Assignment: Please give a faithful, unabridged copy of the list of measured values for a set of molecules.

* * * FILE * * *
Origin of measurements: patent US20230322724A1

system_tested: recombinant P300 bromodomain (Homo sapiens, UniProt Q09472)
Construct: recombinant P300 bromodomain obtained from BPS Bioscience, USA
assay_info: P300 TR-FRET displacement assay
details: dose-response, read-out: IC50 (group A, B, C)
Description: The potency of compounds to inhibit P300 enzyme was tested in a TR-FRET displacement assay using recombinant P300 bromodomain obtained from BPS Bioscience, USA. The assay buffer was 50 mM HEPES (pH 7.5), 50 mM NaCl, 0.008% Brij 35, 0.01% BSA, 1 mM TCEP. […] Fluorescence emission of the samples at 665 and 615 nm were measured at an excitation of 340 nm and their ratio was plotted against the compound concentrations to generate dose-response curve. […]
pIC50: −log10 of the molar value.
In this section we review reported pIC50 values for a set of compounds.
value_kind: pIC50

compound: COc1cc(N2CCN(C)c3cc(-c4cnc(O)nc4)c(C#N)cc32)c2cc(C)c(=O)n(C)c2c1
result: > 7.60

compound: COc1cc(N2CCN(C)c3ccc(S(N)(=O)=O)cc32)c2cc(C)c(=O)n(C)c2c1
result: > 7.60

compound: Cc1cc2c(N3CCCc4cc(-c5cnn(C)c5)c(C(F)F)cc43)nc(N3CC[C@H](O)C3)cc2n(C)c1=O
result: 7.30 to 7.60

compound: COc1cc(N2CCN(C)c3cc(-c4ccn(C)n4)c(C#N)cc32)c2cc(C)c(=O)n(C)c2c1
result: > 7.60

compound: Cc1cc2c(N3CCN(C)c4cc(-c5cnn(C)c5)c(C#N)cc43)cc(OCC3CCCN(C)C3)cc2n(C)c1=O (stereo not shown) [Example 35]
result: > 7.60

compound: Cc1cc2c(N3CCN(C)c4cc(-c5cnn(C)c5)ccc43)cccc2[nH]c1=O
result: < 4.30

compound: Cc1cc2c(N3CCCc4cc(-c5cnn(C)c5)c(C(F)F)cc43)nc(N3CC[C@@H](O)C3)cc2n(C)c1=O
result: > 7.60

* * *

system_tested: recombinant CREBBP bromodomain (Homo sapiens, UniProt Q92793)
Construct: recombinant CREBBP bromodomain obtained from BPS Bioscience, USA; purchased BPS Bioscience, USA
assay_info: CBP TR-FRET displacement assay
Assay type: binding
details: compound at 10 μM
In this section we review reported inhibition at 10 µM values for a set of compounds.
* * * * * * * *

Origin of measurements: patent US20230322724A1

system_tested: recombinant P300 bromodomain (Homo sapiens, UniProt Q09472)
Construct: recombinant P300 bromodomain obtained from BPS Bioscience, USA
assay_info: P300 TR-FRET displacement assay
details: dose-response, read-out: IC50 (group A, B, C)
Description: The potency of compounds to inhibit P300 enzyme was tested in a TR-FRET displacement assay using recombinant P300 bromodomain obtained from BPS Bioscience, USA. The assay buffer was 50 mM HEPES (pH 7.5), 50 mM NaCl, 0.008% Brij 35, 0.01% BSA, 1 mM TCEP. […] Fluorescence emission of the samples at 665 and 615 nm were measured at an excitation of 340 nm and their ratio was plotted against the compound concentrations to generate dose-response curve. […]
pIC50: −log10 of the molar value.
In this section we review reported pIC50 values for a set of compounds.
value_kind: pIC50

compound: COc1cc(N2CCN(C)c3cc(-c4cnc(O)nc4)c(C#N)cc32)c2cc(C)c(=O)n(C)c2c1
result: > 7.60

compound: COc1cc(N2CCN(C)c3ccc(S(N)(=O)=O)cc32)c2cc(C)c(=O)n(C)c2c1
result: > 7.60

compound: Cc1cc2c(N3CCCc4cc(-c5cnn(C)c5)c(C(F)F)cc43)nc(N3CC[C@H](O)C3)cc2n(C)c1=O
result: 7.30 to 7.60

compound: COc1cc(N2CCN(C)c3cc(-c4ccn(C)n4)c(C#N)cc32)c2cc(C)c(=O)n(C)c2c1
result: > 7.60

compound: Cc1cc2c(N3CCN(C)c4cc(-c5cnn(C)c5)c(C#N)cc43)cc(OCC3CCCN(C)C3)cc2n(C)c1=O (stereo not shown) [Example 35]
result: > 7.60

compound: Cc1cc2c(N3CCN(C)c4cc(-c5cnn(C)c5)ccc43)cccc2[nH]c1=O
result: < 4.30

compound: Cc1cc2c(N3CCCc4cc(-c5cnn(C)c5)c(C(F)F)cc43)nc(N3CC[C@@H](O)C3)cc2n(C)c1=O
result: > 7.60

* * *

system_tested: recombinant CREBBP bromodomain (Homo sapiens, UniProt Q92793)
Construct: recombinant CREBBP bromodomain obtained from BPS Bioscience, USA; purchased BPS Bioscience, USA
assay_info: CBP TR-FRET displacement assay
Assay type: binding
details: compound at 10 μM
In this section we review reported inhibition at 10 µM values for a set of compounds.